We learned about the PM's views on the cost of chickens, but not much else
A familiar scenario for our Prime Minister: a book-lined room in a historic building, joined by a sceptical woman who calls him a liar. He’s used to this, isn’t he?
Boris Johnson was last interviewed on Good Morning Britain 1791 days ago, as GMB repeatedly and huffily kept telling its audience. Appropriately, the Prime Minister was late. We watched the Downing Street door for a while. We waited. At one point every political journalist in the country was forced to watch the segment proceeding the interview — a conversation about borders between Richard Madeley and Patrick Kielty. “They’re just implicitly surreal aren’t they,” Madeley mused, “unless they’re Hadrian’s Wall, or a… mountain range?” Kielty agreed: “There’s a lot of humour in the idea of borders.” For the first time in months, the appearance of Johnson was going to be a relief to everyone.
Well, not for Susannah Reid. She said she had at least a hundred questions for the Prime Minister, a stressful-seeming number. The scheduled interview was to last twenty minutes. To get through them all she’d need to ask a question every two seconds. I think she probably managed it, as Reid never seemed to stop talking. Her approach was described by one journalist as “forensic” on Twitter. Maybe if forensic means facing a body on a mortuary slab and hacking it to pieces with hand axe.
They talked — babbled over each other — about Ukraine, the cost of living crisis, this week’s local elections, and Partygate. Johnson looked exactly like his father, and retains the unteachable ability, possibly learned from endless chidings at school, of going all hangdog, and making you feel sorry for him.
The segment on Ukrainian refugees was mystifying. Reid kept repeating the phrase women and children at Johnson, and he kept saying £300 million. We were holding up women and children said Reid. Well, £300 million said Johnson. Reid slapped down her rhetorical trump card. We weren’t just holding up women and children, we were holding up screaming babies. Johnson wasn’t allowed to answer that one.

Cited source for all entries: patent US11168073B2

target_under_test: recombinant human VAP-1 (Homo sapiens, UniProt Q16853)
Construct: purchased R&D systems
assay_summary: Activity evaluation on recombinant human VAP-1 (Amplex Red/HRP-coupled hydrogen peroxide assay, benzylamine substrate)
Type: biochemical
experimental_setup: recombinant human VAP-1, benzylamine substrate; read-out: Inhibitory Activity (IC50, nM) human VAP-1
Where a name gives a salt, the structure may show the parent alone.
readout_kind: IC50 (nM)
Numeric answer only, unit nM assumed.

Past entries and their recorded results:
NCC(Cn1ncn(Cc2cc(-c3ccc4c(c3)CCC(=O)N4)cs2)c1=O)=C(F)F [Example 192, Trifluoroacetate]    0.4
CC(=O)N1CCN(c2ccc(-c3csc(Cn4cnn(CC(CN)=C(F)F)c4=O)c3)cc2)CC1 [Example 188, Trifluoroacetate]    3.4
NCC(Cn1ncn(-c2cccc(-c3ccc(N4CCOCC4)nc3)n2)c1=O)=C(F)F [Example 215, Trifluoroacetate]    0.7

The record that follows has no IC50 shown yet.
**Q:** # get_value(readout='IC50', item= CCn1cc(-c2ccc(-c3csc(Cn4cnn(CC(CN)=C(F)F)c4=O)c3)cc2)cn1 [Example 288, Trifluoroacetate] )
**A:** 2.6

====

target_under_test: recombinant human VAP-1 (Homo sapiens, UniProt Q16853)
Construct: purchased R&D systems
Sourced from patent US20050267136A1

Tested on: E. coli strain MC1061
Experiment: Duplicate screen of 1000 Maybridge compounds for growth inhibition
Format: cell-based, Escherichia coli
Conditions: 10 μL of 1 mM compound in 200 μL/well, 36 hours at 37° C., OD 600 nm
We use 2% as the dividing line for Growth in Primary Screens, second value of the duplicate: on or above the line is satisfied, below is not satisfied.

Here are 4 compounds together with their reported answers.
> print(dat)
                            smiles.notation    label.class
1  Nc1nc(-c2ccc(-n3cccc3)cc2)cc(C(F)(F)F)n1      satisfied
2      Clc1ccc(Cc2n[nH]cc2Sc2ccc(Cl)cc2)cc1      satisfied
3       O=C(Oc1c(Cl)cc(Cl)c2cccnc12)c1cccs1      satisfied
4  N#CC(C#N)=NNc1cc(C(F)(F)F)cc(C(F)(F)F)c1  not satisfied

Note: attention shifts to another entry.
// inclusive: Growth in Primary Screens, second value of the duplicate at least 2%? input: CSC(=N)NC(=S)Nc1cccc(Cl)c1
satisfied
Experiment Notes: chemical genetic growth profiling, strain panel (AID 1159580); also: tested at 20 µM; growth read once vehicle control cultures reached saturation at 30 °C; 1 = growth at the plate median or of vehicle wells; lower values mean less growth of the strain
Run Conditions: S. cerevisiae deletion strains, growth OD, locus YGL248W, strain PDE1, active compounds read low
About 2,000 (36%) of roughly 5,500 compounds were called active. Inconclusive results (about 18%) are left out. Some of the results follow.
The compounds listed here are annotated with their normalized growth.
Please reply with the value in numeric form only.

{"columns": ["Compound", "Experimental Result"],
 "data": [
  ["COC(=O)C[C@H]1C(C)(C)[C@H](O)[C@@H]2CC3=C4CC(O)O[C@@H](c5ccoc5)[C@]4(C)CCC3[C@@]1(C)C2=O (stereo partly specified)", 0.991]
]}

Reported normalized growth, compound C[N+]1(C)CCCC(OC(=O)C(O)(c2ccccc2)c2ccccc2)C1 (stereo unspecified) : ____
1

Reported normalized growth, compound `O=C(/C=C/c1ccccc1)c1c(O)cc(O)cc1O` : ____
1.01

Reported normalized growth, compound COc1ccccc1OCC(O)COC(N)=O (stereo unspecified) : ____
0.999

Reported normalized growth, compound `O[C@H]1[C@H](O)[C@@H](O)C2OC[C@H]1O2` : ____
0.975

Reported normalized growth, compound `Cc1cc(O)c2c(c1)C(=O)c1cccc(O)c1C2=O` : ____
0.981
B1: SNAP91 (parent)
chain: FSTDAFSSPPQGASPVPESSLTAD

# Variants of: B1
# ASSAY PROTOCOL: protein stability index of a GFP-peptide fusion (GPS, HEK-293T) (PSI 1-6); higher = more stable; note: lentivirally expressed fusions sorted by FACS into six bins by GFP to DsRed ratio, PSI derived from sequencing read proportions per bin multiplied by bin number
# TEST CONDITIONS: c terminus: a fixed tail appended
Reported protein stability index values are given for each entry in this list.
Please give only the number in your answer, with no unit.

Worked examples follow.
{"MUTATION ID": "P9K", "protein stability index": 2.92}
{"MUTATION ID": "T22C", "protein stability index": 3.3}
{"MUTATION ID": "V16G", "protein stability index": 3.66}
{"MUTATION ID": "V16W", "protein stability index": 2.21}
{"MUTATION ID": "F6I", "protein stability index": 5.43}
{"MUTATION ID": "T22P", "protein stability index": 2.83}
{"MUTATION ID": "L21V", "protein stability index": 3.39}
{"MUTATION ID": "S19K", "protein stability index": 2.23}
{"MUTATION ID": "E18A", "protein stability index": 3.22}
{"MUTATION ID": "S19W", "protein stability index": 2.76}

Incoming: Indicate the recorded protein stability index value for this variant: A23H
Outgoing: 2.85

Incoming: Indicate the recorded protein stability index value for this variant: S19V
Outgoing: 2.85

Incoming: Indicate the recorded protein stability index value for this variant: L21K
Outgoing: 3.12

“Are you in touch with what voters are experiencing,” she asked him, as they moved from lachrymose toddlers to expensive bills. Of course, the whole point of Johnson’s appeal is that he is not in touch with any reality, in this or any other dimension. If he knew what the price of milk was he’d never have been Prime Minister. Anyway, he said that the cost of chickens was “crazy” and that it was “insane” to pipe energy into the UK from France.
Reid told a sad story about a pensioner whose energy bills had risen by several thousand million percent recently. Johnson looked at the floor and shuffled about. This pensioner, said Reid, now uses her freedom pass to forlornly ride the bus all day to minimise heating bills at home. Johnson raised his head. “Well! I did actually introduce the freedom pass,” the Prime Minister said. Watching that reply, you imagined Guto Harri screaming somewhere in an oak-pannelled room.
As usual the major domestic questions were ignored. The UK’s chronically low productivity — ignored. The UK’s great wage stagnation — ignored. The huge rise in taxes as a share of GDP — ignored. The average price of a house significantly outstripping wage growth — ignored. Record numbers of people in their thirties living with their parents, not able to have children — ignored.
But we do know that the Prime Minister thinks the cost of chickens is crazy. A win for Good Morning Britain and Susannah Reid.